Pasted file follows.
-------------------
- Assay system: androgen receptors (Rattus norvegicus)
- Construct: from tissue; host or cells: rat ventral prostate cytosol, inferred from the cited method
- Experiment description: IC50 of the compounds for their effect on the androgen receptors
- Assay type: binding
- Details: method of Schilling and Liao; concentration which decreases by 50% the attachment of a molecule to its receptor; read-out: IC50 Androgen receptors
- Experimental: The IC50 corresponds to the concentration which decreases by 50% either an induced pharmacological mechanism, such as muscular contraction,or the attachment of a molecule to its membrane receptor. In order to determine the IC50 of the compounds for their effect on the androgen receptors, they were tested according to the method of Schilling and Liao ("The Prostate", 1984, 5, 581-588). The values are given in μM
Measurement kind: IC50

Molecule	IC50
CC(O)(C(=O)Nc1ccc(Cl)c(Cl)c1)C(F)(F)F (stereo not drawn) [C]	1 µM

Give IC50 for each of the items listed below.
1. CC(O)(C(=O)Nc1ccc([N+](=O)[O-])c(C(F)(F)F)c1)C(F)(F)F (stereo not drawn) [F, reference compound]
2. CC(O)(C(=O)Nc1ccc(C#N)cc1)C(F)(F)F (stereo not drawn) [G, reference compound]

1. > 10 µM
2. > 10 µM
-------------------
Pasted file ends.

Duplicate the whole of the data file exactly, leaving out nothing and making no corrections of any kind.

- Assay system: androgen receptors (Rattus norvegicus)
- Construct: from tissue; host or cells: rat ventral prostate cytosol, inferred from the cited method
- Experiment description: IC50 of the compounds for their effect on the androgen receptors
- Assay type: binding
- Details: method of Schilling and Liao; concentration which decreases by 50% the attachment of a molecule to its receptor; read-out: IC50 Androgen receptors
- Experimental: The IC50 corresponds to the concentration which decreases by 50% either an induced pharmacological mechanism, such as muscular contraction,or the attachment of a molecule to its membrane receptor. In order to determine the IC50 of the compounds for their effect on the androgen receptors, they were tested according to the method of Schilling and Liao ("The Prostate", 1984, 5, 581-588). The values are given in μM
Measurement kind: IC50

Molecule	IC50
CC(O)(C(=O)Nc1ccc(Cl)c(Cl)c1)C(F)(F)F (stereo not drawn) [C]	1 µM

Give IC50 for each of the items listed below.
1. CC(O)(C(=O)Nc1ccc([N+](=O)[O-])c(C(F)(F)F)c1)C(F)(F)F (stereo not drawn) [F, reference compound]
2. CC(O)(C(=O)Nc1ccc(C#N)cc1)C(F)(F)F (stereo not drawn) [G, reference compound]

1. > 10 µM
2. > 10 µM